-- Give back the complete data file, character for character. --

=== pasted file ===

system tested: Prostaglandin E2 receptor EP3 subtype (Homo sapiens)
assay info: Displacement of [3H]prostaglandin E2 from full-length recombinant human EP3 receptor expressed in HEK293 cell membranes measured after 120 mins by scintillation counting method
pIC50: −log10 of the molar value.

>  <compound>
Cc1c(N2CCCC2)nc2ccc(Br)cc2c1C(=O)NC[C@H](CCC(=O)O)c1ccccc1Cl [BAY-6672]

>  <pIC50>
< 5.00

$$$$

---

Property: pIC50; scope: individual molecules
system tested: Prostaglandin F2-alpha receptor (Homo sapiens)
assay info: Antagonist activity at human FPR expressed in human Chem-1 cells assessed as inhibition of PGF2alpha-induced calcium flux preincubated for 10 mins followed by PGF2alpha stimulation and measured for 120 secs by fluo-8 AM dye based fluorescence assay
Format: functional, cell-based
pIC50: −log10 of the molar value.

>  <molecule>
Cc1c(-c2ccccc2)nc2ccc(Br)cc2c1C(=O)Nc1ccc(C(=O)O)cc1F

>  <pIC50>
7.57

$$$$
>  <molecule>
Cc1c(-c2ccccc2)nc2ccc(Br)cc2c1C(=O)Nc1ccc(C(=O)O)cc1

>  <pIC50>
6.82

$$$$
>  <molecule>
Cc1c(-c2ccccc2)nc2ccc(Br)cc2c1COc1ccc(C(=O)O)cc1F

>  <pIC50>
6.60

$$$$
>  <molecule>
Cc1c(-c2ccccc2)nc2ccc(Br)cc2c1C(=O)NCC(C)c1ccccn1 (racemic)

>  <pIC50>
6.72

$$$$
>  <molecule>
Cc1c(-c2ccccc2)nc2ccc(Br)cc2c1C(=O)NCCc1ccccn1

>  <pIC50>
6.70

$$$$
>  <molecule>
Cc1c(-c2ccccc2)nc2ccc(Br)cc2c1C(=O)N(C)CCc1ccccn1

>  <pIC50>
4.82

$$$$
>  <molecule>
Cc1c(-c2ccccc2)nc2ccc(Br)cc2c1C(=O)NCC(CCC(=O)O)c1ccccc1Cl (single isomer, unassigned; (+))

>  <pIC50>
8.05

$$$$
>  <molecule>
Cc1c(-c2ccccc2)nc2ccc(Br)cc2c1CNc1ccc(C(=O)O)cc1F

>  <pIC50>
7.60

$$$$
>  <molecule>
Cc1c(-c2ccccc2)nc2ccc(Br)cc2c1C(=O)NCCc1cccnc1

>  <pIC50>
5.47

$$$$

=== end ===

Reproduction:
system tested: Prostaglandin E2 receptor EP3 subtype (Homo sapiens)
assay info: Displacement of [3H]prostaglandin E2 from full-length recombinant human EP3 receptor expressed in HEK293 cell membranes measured after 120 mins by scintillation counting method
pIC50: −log10 of the molar value.

>  <compound>
Cc1c(N2CCCC2)nc2ccc(Br)cc2c1C(=O)NC[C@H](CCC(=O)O)c1ccccc1Cl [BAY-6672]

>  <pIC50>
< 5.00

$$$$

---

Property: pIC50; scope: individual molecules
system tested: Prostaglandin F2-alpha receptor (Homo sapiens)
assay info: Antagonist activity at human FPR expressed in human Chem-1 cells assessed as inhibition of PGF2alpha-induced calcium flux preincubated for 10 mins followed by PGF2alpha stimulation and measured for 120 secs by fluo-8 AM dye based fluorescence assay
Format: functional, cell-based
pIC50: −log10 of the molar value.

>  <molecule>
Cc1c(-c2ccccc2)nc2ccc(Br)cc2c1C(=O)Nc1ccc(C(=O)O)cc1F

>  <pIC50>
7.57

$$$$
>  <molecule>
Cc1c(-c2ccccc2)nc2ccc(Br)cc2c1C(=O)Nc1ccc(C(=O)O)cc1

>  <pIC50>
6.82

$$$$
>  <molecule>
Cc1c(-c2ccccc2)nc2ccc(Br)cc2c1COc1ccc(C(=O)O)cc1F

>  <pIC50>
6.60

$$$$
>  <molecule>
Cc1c(-c2ccccc2)nc2ccc(Br)cc2c1C(=O)NCC(C)c1ccccn1 (racemic)

>  <pIC50>
6.72

$$$$
>  <molecule>
Cc1c(-c2ccccc2)nc2ccc(Br)cc2c1C(=O)NCCc1ccccn1

>  <pIC50>
6.70

$$$$
>  <molecule>
Cc1c(-c2ccccc2)nc2ccc(Br)cc2c1C(=O)N(C)CCc1ccccn1

>  <pIC50>
4.82

$$$$
>  <molecule>
Cc1c(-c2ccccc2)nc2ccc(Br)cc2c1C(=O)NCC(CCC(=O)O)c1ccccc1Cl (single isomer, unassigned; (+))

>  <pIC50>
8.05

$$$$
>  <molecule>
Cc1c(-c2ccccc2)nc2ccc(Br)cc2c1CNc1ccc(C(=O)O)cc1F

>  <pIC50>
7.60

$$$$
>  <molecule>
Cc1c(-c2ccccc2)nc2ccc(Br)cc2c1C(=O)NCCc1cccnc1

>  <pIC50>
5.47

$$$$